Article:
James B. Crooks, emeritus professor of history at the University of North Florida, is the author of Jacksonville After the Fire, 1901-1919: A New South City, Politics and Progress: The Rise of Urban Progressivism in Baltimore, and Creating a University: University of North Florida Faculty and Staff Remember 35 Years.
A volume in the Florida History and Culture Series, edited by Raymond Arsenault and Gary R. Mormino
"a welcome addition in the often dry field of urban studies."
"A careful look at the city, _Jacksonville_ proves that the intricacies of local governance--its langorous pace, interminable committees, and possibilities for change--make an excellent primer for our modern condition."
--H-Net Book Review
"A reminder of just how backward a city Jacksonville was in many ways in the 1950s and early 1960s."
"For newcomers who fall in love with the city immediately, the book should provide useful background for understanding some of the city's ongoing issues"
"An excellent primer for our modern condition."
--H-Net Book Review
"Particularly useful for its examination of how blacks viewed their prospects in this "Bold New City" and how civil rights activists pressed their claims within the new consolidated government...This finely crafted volume is a welcome addition to southern urban history and a primer for those concerned about southern growth in the twenty-first century."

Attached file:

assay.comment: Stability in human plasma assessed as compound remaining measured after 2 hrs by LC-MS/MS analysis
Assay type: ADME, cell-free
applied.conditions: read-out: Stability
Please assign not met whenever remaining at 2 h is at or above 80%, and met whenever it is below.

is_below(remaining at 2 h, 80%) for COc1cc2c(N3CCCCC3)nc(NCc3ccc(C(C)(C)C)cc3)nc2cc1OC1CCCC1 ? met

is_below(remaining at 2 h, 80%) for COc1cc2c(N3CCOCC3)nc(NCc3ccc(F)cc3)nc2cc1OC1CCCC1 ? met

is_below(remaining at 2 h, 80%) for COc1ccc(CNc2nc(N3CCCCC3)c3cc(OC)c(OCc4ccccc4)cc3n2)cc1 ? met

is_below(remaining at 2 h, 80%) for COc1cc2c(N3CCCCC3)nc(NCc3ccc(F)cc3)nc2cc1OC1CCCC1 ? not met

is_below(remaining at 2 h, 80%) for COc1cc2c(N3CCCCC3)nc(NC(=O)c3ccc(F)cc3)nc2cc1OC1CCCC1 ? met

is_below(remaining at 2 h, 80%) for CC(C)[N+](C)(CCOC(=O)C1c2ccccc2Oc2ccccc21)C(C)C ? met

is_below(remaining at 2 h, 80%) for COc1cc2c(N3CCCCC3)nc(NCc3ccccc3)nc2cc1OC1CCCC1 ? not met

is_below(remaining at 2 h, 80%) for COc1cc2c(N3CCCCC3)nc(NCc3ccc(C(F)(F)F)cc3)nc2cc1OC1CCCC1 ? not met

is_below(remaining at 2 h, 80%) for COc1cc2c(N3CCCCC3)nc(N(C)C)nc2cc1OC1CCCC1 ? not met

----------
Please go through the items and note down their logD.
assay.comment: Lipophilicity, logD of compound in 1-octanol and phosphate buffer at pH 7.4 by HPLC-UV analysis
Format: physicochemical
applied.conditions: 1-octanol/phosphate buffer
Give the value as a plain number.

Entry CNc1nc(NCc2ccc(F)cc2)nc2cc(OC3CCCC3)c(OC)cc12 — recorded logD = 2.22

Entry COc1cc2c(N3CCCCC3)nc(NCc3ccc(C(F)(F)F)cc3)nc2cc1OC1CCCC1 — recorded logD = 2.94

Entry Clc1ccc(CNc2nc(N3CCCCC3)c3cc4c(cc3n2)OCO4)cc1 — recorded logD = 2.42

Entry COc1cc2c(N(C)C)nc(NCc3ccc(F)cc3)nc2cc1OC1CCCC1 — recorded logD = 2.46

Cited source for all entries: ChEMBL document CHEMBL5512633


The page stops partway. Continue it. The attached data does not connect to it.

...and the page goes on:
--Journal of Southern History
"Crooks has much to say about urban leadership, governmental structure, and power relationships in urban governance, and his excellent discussion of environmental policy is relatively rare in studies of post-war urban politics and history."
--Florida Historical Quarterly
Crooks, the historian-in-residence during the administration of Jacksonville mayor Tommy Hazouri (1987-1991), was in an excellent position to observe community development at close range. His experiences and insights are quite evident…
--Journal of American History